Can you tell your annual accounts from your annual confirmation statement? They sound similar but in fact they’re quite different. What’s required, what are the deadlines and do they apply to sole traders as well?
The annual accounts
Both sole traders and limited companies prepare annual accounts and file their accounts with HMRC as part of their tax returns, the sole trader for self assessment and the limited company for corporation tax.
One major difference is that limited company accounts must also be filed with Companies House, which is something that sole traders aren’t required to do.
The company accounts are visible to the public whereas sole trader accounts can be kept private. However smaller companies can restrict what is publicly visible to some extent. They are allowed to file a “filleted” version of the accounts that doesn’t include the P&L and also an “abridged” version of the balance sheet.
The second difference is that sole trader accounts don’t have to adhere to any specific rules and standards, however they are usually produced to standard accounting conventions so that they can be compared between businesses.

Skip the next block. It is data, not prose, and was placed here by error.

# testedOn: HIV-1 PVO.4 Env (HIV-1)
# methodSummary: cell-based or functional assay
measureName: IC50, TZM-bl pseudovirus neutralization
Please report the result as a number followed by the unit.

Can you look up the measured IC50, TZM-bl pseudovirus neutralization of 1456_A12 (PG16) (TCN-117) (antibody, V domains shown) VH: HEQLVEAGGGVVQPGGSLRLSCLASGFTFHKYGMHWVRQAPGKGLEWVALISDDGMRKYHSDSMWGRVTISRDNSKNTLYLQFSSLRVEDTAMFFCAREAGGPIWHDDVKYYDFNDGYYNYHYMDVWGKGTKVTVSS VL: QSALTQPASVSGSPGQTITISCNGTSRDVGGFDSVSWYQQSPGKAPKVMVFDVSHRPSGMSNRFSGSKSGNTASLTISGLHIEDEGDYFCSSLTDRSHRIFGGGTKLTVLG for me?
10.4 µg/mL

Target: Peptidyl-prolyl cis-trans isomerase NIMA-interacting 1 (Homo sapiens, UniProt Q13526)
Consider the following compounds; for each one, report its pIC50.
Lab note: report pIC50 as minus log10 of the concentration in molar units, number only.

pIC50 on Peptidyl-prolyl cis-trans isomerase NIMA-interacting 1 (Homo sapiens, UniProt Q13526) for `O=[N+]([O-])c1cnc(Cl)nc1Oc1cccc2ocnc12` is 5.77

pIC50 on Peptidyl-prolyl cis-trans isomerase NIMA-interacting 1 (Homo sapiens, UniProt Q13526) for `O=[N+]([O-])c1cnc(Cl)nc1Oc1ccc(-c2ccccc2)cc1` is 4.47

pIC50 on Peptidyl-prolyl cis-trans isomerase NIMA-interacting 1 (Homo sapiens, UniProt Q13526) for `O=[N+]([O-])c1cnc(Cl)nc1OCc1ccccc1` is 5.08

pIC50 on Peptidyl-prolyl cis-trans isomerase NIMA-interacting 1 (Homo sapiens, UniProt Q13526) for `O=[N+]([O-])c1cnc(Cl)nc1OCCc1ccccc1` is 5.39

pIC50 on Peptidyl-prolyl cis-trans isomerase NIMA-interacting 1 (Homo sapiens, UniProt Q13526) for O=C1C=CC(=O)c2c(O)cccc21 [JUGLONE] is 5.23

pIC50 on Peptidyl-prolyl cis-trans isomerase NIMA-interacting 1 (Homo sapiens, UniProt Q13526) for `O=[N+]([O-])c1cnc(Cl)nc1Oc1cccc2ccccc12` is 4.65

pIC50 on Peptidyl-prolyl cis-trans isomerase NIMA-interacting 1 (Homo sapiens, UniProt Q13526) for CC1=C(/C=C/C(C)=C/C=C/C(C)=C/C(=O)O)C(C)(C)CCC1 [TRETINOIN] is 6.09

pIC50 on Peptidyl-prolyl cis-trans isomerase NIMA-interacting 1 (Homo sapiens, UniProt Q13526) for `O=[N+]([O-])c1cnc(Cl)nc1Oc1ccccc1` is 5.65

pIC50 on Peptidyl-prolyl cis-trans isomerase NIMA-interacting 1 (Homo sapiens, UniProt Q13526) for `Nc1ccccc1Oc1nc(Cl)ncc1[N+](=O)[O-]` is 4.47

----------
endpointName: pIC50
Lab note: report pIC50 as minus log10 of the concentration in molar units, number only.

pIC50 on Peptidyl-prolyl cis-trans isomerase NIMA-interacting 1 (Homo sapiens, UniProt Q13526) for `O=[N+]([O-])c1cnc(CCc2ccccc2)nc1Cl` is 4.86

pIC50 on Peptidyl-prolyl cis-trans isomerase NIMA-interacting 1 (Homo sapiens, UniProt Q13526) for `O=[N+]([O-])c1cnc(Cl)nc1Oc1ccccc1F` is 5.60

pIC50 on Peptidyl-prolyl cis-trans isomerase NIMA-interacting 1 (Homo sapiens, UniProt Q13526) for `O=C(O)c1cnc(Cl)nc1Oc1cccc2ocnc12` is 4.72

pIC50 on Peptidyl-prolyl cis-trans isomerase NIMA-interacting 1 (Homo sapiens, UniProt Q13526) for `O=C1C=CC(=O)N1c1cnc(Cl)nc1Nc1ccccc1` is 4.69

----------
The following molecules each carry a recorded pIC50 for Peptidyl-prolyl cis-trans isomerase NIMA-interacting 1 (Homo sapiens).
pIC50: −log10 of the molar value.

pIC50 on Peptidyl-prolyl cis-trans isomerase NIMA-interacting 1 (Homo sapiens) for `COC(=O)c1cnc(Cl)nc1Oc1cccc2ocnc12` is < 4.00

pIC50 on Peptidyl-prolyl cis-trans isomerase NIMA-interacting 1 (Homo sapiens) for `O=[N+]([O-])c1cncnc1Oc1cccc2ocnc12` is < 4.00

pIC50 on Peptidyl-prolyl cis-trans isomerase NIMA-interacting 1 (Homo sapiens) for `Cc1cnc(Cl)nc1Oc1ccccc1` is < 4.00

The requirements for a limited company accounts are much more stringent. They must be produced in line with the UK GAAP (Generally Accepted Accounting Principles) and FRS (Financial Reporting Standards). For accounts periods starting 1 Jan 16 this is now FRS102 for small companies or FRS105 for microentities.
The company annual accounts must be filed with Companies House within nine months of the year end. The year end date will vary between companies but will always be the last day of a month. If the year end is 31 January then the deadline for the accounts will be 31 October. If the accounts are not filed there is an initial fine of £150, which increases as time passes.
Corporation tax is different and a bit odd; it must be paid 9 month and one day after the year end, but the filing deadline is actually 12 months. There is an initial penalty of £100 for missing the 12 month filing deadline and again this will increase with time. Most companies keep things simple and submit the annual accounts and corporation tax return at the same time to meet the 9 month deadline.
For a sole trader the filing and payment deadline is the same for everyone on 31 Jan each year, so it’s closer to 10 months. Again there is a penalty of £100 for missing the filing deadline, increasing with time.
The annual confirmation statement
It’s the annual confirmation statement that causes confusion, firstly because there is no sole trader equivalent and secondly because until recently it was called the annual return.
On a regular basis we’ll receive a panicked phone call from one of our clients as a result of the Companies House annual confirmation statement reminder letter. It is quite a strongly worded missive threatening fines and warning that the company can be struck off if the two week deadline is not met.